UK Government Could Allow New Onshore Wind Farm Construction by Relaxing 2015 Ban
When running for leader of the Conservative Party during the summer, Sunak had said he would not relax what amounts to a ban on onshore wind farms in Britain, but pushback from other Conservative members of Parliament (MPs) seems to have pressured him to reconsider.
“We already have quite a lot of onshore wind,” Business and Energy Secretary Grant Shapps told Sky News Monday, as Euronews Green reported. “There will be more over time, particularly where communities are in favour of it.”
The construction of new onshore wind farms have essentially been banned in the UK since 2015 because of planning rules put in place by then Prime Minister David Cameron. When Sunak was running for party leader following Boris Johnson’s resignation, he claimed to support the existing policy.
“In recognition of the distress and disruption that onshore wind farms can often cause, Rishi has also promised to scrap plans to relax the ban on onshore wind farms in England, providing certainty to rural communities,” his energy plan read, as The Guardian reported.
Despite this rhetoric from politicians, UK residents don’t seem to have a problem with onshore wind farms: More than 70 percent of respondents were in favor of wind farm construction in their communities and only 17 percent were against it, according to a 2022 YouGov survey reported by Reuters.
There has been movement in Parliament to pass legislation relaxing the ban led by former Levelling Up Secretary Simon Clarke, who has proposed an amendment to the Levelling Up Bill that would require the government to allow new wind farms within six months, as The Guardian reported Saturday. As of Saturday, 22 Conservative MPs supported the amendment, including COP26 climate summit President Alok Sharma, who announced his support in a series of tweets.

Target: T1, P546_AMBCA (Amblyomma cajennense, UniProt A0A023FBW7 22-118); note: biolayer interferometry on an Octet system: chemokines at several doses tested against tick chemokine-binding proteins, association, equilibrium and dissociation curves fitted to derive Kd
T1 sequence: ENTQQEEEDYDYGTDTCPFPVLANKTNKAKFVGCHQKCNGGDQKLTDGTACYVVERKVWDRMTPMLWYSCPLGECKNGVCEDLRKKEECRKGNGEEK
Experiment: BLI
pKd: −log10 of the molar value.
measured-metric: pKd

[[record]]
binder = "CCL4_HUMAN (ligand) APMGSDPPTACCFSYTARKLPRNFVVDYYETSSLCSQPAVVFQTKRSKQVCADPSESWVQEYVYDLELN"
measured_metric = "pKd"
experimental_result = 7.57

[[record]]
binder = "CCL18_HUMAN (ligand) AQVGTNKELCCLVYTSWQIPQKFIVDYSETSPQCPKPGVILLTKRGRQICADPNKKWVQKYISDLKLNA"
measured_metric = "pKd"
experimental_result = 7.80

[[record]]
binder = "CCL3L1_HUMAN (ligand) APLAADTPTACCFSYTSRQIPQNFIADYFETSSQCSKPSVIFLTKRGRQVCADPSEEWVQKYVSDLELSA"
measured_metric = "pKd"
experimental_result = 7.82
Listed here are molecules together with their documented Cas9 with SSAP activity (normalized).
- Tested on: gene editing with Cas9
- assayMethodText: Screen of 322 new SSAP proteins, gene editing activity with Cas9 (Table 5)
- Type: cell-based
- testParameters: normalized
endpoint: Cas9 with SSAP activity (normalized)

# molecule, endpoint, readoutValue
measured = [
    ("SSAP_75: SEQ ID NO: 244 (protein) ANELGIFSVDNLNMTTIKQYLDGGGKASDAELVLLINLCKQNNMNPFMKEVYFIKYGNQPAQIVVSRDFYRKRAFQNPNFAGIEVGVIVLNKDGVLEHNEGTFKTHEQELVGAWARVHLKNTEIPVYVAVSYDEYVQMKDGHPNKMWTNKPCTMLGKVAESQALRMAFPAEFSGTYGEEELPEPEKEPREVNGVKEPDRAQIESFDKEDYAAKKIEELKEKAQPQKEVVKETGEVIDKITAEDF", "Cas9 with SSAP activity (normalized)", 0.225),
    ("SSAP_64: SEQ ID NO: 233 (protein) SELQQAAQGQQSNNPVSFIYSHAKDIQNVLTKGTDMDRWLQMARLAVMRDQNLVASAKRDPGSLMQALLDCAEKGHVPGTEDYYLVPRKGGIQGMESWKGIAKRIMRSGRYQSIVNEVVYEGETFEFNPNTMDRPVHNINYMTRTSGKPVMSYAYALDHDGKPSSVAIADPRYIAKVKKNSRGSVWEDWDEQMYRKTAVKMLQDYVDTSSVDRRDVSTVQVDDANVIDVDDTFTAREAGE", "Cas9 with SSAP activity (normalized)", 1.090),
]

“Putin’s illegal and brutal war in Ukraine has reinforced that climate & environmental security are totally interlinked with energy and national security,” Sharma tweeted Saturday. “Faster deployment of renewables, inc onshore wind, is needed to deliver on the UK’s 2035, 100% clean electricity target.”
Leader of the opposition Labour party Sir Keir Starmer, who has called the ban a “national act of self-harm,” also supports the amendment, according to The Guardian.
Speaking on Monday, Shapps denied that there was a major disagreement between the supporters of the amendment and Sunak’s government.
“It’s not really a row,” he told Times Radio, as Reuters reported. “We’re all basically saying the same thing — you need local consent if you’re going to have wind power onshore, because it can be quite a big imposition on the local environment. What Simon Clarke has said as the proposer of this amendment, it’s what the prime minister has said.”
However, the more flexible approach touted by Shapps is different from Sunak’s remarks during the leadership contest, suggesting the government may have reversed course over fears of losing if it opposed the amendment.
A spokesperson for Sunak noted that while he previously said it made more sense to focus on offshore wind development, he would “discuss and consult with MPs (members of parliament) to hear their views,” as Reuters reported.
No matter what the ultimate reason, environmental groups said a reverse on the ban would be positive for the country and the planet.
“Lifting the ban on onshore wind in England is a no brainer,” Friends of the Earth’s head of policy Mike Childs said, as Euronews Green reported. “It’s cheap, clean, plentiful and popular with the public — and has a key role to play in tackling the cost-of-living and climate crises.”